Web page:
The generic name could also be adjectival; describing a characteristic of part of the plant. For example Campanula means bell-like referring to the shape of the flowers. Trifolium, the botanical name of clover describes the leaves which have three leaflets.
Sometimes the generic name of a plant comes directly from the family it belongs to. In biological classification this is the next level up if you like. Gingko, the maidenhair tree as its commonly known, comes from the family Ginkgoaceae.
Sometimes a genus of plants is named after a person. For example Fuchsia is names after Fuchs. This is a good one to remember because it’s a reminder of how to spell one of the most frequently misspelled plant names!
As with all names in any language there are many other derivations, but that’s a start.
Now let’s move on to the specific epithet. This always starts with a small letter and as the derivation of the language is Latin it’s gender always follows the noun. For example Cytisus albus (masculine), Nymphaea alba (feminine), Lamium album (neuter). Albus, alba, album means white; so this is the really useful bit the specific name often gives valuable information about the plant. It is describing a characteristic; in this case probably flowers, leaves or a visible characteristic of the plant which separates it from others in the same genus.
I should say that as with all languages there are exceptions when the gender of the specific name does not follow the noun. The easiest to remember is that all trees are feminine, so the specific name will always have a feminine ending, for example Quercus rubra.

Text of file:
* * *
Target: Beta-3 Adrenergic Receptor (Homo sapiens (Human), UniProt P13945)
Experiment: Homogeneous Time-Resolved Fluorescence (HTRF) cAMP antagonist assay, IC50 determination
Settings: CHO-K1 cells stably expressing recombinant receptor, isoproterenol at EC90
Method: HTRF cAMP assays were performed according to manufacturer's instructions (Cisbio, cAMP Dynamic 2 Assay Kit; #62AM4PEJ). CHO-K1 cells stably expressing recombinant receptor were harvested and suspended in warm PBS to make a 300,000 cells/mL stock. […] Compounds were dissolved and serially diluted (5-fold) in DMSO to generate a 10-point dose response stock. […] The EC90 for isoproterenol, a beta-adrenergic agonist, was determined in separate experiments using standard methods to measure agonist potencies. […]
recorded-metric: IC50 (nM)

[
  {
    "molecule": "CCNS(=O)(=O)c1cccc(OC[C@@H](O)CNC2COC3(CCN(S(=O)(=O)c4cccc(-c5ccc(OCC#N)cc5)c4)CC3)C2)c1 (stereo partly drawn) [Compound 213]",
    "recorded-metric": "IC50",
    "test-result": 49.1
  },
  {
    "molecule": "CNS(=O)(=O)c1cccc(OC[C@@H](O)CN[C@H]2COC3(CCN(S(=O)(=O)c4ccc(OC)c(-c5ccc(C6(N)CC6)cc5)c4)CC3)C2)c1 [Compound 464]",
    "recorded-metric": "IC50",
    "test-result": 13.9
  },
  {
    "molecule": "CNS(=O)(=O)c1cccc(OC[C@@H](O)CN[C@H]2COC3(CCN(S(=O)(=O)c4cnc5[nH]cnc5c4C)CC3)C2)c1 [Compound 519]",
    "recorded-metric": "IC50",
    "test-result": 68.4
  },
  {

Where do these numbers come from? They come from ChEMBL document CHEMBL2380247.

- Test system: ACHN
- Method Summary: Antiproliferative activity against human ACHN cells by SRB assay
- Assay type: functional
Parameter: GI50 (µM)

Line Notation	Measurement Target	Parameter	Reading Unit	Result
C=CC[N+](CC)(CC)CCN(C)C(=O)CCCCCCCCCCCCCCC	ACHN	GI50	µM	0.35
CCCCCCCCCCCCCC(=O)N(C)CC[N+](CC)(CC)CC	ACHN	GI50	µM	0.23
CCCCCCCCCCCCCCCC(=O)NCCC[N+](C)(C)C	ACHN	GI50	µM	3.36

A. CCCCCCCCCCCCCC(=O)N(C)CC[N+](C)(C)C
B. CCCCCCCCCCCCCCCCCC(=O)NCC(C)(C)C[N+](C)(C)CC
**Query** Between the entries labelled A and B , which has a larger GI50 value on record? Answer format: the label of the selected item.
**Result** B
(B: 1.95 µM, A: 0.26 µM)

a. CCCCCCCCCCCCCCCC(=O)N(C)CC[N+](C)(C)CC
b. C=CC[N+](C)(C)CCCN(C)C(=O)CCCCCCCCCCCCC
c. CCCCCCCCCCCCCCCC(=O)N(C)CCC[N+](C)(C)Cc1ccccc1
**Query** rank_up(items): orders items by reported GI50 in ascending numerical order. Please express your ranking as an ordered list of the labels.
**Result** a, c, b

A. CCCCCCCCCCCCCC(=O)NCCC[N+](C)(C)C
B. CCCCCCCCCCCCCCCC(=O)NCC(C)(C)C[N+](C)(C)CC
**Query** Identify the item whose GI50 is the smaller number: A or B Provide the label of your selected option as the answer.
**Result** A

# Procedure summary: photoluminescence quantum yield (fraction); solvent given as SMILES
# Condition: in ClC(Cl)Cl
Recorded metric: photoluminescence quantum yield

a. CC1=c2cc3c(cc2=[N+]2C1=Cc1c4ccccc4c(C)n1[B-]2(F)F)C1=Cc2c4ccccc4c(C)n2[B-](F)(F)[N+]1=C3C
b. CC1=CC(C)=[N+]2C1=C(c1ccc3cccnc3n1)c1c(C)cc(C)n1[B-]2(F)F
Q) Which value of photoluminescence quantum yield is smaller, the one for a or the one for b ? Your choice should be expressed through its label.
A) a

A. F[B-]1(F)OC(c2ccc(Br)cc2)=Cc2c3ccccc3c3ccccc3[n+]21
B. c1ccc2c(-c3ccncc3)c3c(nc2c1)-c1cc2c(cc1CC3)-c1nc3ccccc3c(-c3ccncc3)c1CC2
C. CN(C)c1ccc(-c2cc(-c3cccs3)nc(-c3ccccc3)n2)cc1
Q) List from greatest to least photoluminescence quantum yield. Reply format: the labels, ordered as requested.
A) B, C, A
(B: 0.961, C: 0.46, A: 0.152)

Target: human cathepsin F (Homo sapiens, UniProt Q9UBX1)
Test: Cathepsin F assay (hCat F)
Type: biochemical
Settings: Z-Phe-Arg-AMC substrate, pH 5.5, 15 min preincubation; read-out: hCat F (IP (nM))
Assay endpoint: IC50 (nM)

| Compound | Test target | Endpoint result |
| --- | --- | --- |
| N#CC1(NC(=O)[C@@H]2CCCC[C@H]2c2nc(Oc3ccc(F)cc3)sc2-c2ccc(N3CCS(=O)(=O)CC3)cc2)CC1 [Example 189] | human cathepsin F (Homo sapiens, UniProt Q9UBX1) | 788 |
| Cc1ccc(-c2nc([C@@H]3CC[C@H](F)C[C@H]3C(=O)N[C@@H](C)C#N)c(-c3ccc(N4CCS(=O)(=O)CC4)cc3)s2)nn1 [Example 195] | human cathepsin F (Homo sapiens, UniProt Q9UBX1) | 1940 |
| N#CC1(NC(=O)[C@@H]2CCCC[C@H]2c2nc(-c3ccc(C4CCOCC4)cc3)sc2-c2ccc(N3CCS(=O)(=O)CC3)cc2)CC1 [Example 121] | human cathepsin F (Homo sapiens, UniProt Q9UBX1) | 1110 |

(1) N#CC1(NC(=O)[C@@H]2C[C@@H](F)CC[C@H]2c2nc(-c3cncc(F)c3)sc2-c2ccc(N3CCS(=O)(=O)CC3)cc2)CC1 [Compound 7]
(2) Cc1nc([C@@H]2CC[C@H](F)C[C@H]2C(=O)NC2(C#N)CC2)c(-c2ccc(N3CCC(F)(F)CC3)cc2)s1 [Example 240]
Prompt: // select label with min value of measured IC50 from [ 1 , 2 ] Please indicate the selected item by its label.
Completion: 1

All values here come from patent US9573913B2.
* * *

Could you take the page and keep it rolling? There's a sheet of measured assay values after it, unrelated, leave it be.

Specific names are derived from many sources, but they always tell you something about the plant, sometimes a characteristic, sometimes its origins and often the name gives clues to the growing conditions a plant needs.
Here are a few examples:
floribunda, as in Malus floribunda, means free flowering
sylvatica, as in Fagus sylvatica means of or forming woods
japonica , as in Mahonia japonica means from Japan
palustris as in Caltha palustris means of swamps or marshes
caerulea as in Passiflora caerulea means blue
culgaris as in Primula vulgaris means growing wild
officinalis as in Rosmarinus officinalis means ‘of the shop, referring to the Apothecary’s shop. In other words the plant has had a medicinal application, and has probably been in cultivation since ancient times.
The more you learn, the more interesting it gets. This is by no means the end of the story. I haven’t mentioned cultivars, sub.species, intergeneric hybrids and many other aspects of nomenclature. We’ll cover those on another occasion. In the meantime just don’t be afraid of plant names. Try and learn what a plant name means, it’s a valuable way of remembering the name. Do learn what key plant names mean, they impart valuable information about the plants they are attached to.